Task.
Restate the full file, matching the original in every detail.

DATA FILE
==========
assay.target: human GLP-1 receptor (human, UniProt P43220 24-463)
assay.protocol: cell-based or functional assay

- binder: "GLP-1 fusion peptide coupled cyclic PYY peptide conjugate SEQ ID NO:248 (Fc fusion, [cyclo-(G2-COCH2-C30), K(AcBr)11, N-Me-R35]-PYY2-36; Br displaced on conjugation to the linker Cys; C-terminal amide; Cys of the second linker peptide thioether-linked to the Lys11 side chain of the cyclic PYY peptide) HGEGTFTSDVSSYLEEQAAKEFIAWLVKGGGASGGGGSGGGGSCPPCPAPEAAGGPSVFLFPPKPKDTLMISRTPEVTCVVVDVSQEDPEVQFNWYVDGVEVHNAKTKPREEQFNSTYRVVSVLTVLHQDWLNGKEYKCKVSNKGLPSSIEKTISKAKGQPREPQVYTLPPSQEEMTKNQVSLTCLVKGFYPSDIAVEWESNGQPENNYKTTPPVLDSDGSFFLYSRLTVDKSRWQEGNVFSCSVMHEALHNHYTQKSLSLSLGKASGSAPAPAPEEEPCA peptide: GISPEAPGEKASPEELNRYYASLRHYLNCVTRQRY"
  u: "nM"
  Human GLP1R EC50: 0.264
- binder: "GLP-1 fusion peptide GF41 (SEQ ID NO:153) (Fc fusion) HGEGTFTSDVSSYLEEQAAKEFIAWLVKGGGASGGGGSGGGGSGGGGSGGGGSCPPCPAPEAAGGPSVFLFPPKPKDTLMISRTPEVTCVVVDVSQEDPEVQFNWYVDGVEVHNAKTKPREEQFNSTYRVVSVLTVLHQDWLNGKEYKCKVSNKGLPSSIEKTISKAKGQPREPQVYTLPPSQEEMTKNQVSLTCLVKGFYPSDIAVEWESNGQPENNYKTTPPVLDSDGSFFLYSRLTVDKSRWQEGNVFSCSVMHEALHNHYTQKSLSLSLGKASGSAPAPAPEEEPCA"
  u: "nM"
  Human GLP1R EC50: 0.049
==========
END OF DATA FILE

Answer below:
assay.target: human GLP-1 receptor (human, UniProt P43220 24-463)
assay.protocol: cell-based or functional assay

- binder: "GLP-1 fusion peptide coupled cyclic PYY peptide conjugate SEQ ID NO:248 (Fc fusion, [cyclo-(G2-COCH2-C30), K(AcBr)11, N-Me-R35]-PYY2-36; Br displaced on conjugation to the linker Cys; C-terminal amide; Cys of the second linker peptide thioether-linked to the Lys11 side chain of the cyclic PYY peptide) HGEGTFTSDVSSYLEEQAAKEFIAWLVKGGGASGGGGSGGGGSCPPCPAPEAAGGPSVFLFPPKPKDTLMISRTPEVTCVVVDVSQEDPEVQFNWYVDGVEVHNAKTKPREEQFNSTYRVVSVLTVLHQDWLNGKEYKCKVSNKGLPSSIEKTISKAKGQPREPQVYTLPPSQEEMTKNQVSLTCLVKGFYPSDIAVEWESNGQPENNYKTTPPVLDSDGSFFLYSRLTVDKSRWQEGNVFSCSVMHEALHNHYTQKSLSLSLGKASGSAPAPAPEEEPCA peptide: GISPEAPGEKASPEELNRYYASLRHYLNCVTRQRY"
  u: "nM"
  Human GLP1R EC50: 0.264
- binder: "GLP-1 fusion peptide GF41 (SEQ ID NO:153) (Fc fusion) HGEGTFTSDVSSYLEEQAAKEFIAWLVKGGGASGGGGSGGGGSGGGGSGGGGSCPPCPAPEAAGGPSVFLFPPKPKDTLMISRTPEVTCVVVDVSQEDPEVQFNWYVDGVEVHNAKTKPREEQFNSTYRVVSVLTVLHQDWLNGKEYKCKVSNKGLPSSIEKTISKAKGQPREPQVYTLPPSQEEMTKNQVSLTCLVKGFYPSDIAVEWESNGQPENNYKTTPPVLDSDGSFFLYSRLTVDKSRWQEGNVFSCSVMHEALHNHYTQKSLSLSLGKASGSAPAPAPEEEPCA"
  u: "nM"
  Human GLP1R EC50: 0.049